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Thread: STEVENS MODEL 15 Fans?

  1. #1
    Boolit Master
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    STEVENS MODEL 15 Fans?

    Anyone else out there for some reason cannot quit buying these things like the weak one here? I for some reason moth to flame with these things, the simplicity maybe, certainly not the refined look and feel. My little pile has grown over the decades with about all variations covered and with a newly acquired store brand Shapleih's King Nitro introduced to the herd, the black enamel tip version does make me chuckle a little. I threaded the front of two that had rails factory cut and with a can and a Romeo5 they do put a smile on my face. I have one that had the seemingly misfortune of meeting Mr. Squib about 8" down the pipe, shoots okay but-. Staring at it long enough and trying to figure out how I am going to introduce the back end to an old Marlin 60 microgroove just for a let's see maybe one day. The days of picking them up for forty to fifty are long gone but every now and then one strolls by that must be grabbed. The thing I have learned is the entire outside can be a smooth orange matte but due to their age the old lead lubed pills has protected some of the bores nicely. Anyone else with this model addiction?

  2. #2
    Boolit Buddy alfadan's Avatar
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    I like them too and at one point had 6 of them. I love the simplicity of them and they can be quite accurate. Always thought they'd be good for a bugout since so few moving pieces to break.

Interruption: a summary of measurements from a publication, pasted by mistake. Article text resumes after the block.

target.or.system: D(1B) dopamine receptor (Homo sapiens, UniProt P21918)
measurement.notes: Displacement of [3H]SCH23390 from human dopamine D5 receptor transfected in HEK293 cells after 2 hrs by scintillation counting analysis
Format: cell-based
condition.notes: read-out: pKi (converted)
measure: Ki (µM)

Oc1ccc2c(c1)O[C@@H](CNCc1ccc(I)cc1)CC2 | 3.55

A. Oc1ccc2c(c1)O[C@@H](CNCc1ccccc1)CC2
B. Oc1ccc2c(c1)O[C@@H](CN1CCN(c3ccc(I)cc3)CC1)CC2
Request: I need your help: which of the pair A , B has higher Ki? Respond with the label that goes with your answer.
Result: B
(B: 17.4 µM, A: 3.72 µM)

3. #3
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    I hope we're talking about the same thing. My very first rifle, age 12, was a Stevens Mod. 15-A. That was my only firearm until age 14. I learned to shoot with that .22 and the species and amount of small game I harvested would be longer than I care to list here. I was 3 years older than my only brother, and when he reached age 12 my parents gave him one also. The simplicity of the single shot bolt rifle was truly its beauty. You had to learn marksmanship by aiming carefully and squeezing the trigger, and invent ingenious ways of reloading like having a second round between the middle and ring finger of the support hand. The cost of ammo was within the price range of a poor country boy, and one learned to conserve that ammo. I usually shot Shorts, but also Longs and Long rifle ammo as I could afford it. My rifle had a plain walnut colored stock without a butt plate (came that way), while my brother's rifle had a black plastic butt plate and a painted forend tip. In later years I refinished my stock and found it to probably be birch. I kind of liked the lighter color and didn't attempt to stain it. I still have the Stevens some 68 years later after finding it under the Christmas tree, and am proud to say it is still in excellent condition.
    My brother still has his also. Highly recommend as any boy's first rifle!
    Click image for larger version. 

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    DG

  4. #4
    Boolit Grand Master
    Mk42gunner's Avatar
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    Mine is the Savage Springfield Model 120-A version. Screwed on rear sight.